“Standing Rock. Idle No More. The Landless Worker’s Movement. Across the globe, land dispossession—both past and present—is bringing together new alliances and collective actions in the struggle for the rights and sovereignty of local peoples to determine their own futures. The 6th biennial Tales from Planet Earth will showcase stories that inform, challenge, and inspire audiences to rethink relationships to land in an era where greed, corruption, and resource demands are swallowing up ancestral and customary lands, severing cultural traditions rooted in the earth, and threatening the livelihoods, sovereignty, and self-determination of communities throughout the world.”
Filmmakers interested in having films considered for the festival should email the festival project manager, Peter Boger, at firstname.lastname@example.org no later than May 1st with a brief synopsis of their film and any other relevant information. We will follow up if we are interested in viewing a screener of the film to consider for the festival program.
This year’s show contains…Réka Bucsi,’s latest animation, Love, featuring red panthers, black horses, and a giant water guy (and has been nabbing masses of awards all around the world)…BlackCanaries, Jesse Kreitzer’s stunning, beautifully-shot 1907 period piece about an Iowa mining family’s continuous descent for coal…Jan van IJken’s The Art of Flying, artistically documenting one of the most spectacular sights on Earth involving starlings in Holland…and Ogasawara, Georgian director, Tato Kotetishvili’s whimsical tale of a Dukhabor wedding on the Armerian border… Check out the full program at https://ruralroutefilms.com/tour/!
Evolution of Organic, according to its filmmakers, “brings us the story of organic agriculture, told by those who built the movement. A motley crew of back-to-the-landers, spiritual seekers and farmers’ sons and daughters rejected chemical industrial farming and set out to explore organic alternatives. It’s a heartfelt journey of change – from a small band of rebels to a cultural transformation in the way we grow and eat food. By now organic has gone mainstream – split into an industry oriented toward bringing organic to all people, and a movement that has realized a vision of sustainable agriculture. As interviewee Kelly Mulville says, “Creating health in the soil creates health in the ecosystem creates health in the atmosphere – and it all cycles around.””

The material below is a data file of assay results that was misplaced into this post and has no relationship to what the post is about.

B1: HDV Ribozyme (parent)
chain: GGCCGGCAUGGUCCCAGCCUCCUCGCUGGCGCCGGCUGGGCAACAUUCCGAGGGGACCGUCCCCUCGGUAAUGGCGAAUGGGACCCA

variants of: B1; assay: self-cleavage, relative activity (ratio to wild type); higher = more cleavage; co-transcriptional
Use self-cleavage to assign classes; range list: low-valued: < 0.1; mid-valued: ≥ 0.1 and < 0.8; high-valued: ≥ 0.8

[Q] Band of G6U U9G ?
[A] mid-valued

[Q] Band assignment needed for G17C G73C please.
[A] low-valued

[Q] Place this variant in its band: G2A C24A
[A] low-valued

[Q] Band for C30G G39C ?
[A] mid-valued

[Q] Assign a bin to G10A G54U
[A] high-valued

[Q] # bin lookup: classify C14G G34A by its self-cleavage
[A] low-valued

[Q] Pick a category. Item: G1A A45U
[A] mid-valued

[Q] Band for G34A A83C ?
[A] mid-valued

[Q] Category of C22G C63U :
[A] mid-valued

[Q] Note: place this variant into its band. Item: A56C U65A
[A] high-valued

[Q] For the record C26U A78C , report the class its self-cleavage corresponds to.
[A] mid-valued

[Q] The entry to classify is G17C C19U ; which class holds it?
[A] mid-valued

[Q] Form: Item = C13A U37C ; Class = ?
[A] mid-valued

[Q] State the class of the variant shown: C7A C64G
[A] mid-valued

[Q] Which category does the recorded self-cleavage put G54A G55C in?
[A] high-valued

All that, and Severine makes a cameo!
This year’s EcoFarm Conference, which also features incredible speakers, farmer mixers, and even dancing, takes place January 25-28 at the Asilomar Conference Grounds. Online registration is now closed but onsite walk-in registration begins Wed, Jan 25 – Sat, Jan 28 starting at 7am.
Rural Route Film Festival has opened for submissions for the 2017 festival. The 13th annual premier will be in New York City this summer and the organization is looking for stories from the steppes, the fields, the desert and beyond. (more…)
Tickets are now available for the 12th annual Rural Route Film Festival! Get yer Opening Night tix at Brooklyn Grange here! Get yer Museum of the Moving Image tix here!
The line-up includes a mix of new movies and all-time classics, plus top notch shorts from around the globe. Features include Yared Zeleke’s LAMB (“Sheer brilliance knits together first Ethiopian film at Cannes” –The Guardian); plus New York premieres of German director Veit Helmer’s Little Rascals-inspired FIDDLESTICKS, and Moein Karimoddini’s documentary, ATLAN, about a young Turkmen Iranian horse trainer. Rounding out the line-up are gorgeous favorites, THE BLACK STALLION (1979) and WHITE MANE (1952) by the director of The Red Balloon.
The Brooklyn Grange event includes a ukulele performance by local Japanese/Bossa Nova guru, Sakai, plus a mix of narrative, animated, documentary and experimental short films from Maine, the Netherlands, Tennessee, the Georgian/Armenian border, Iowa, Iceland and beyond – w/several filmmakers in attendance! There will be food and beer specials afterwards courtesy of COFFEED and SingleCut, w/the support of the Dutch Consulate!
Fabulous news, Greenhorns, our new spiffy website for Up up! is live! Up up! is a DIY collective festival made of a great gaggle of amazing agrarian films. The spiffy new website is much clearer than the old one and has a new Resources page to help facilitate your festival.
Check out the festival locator to see screenings near you! Or add yours to the map
Get in touch email@example.com.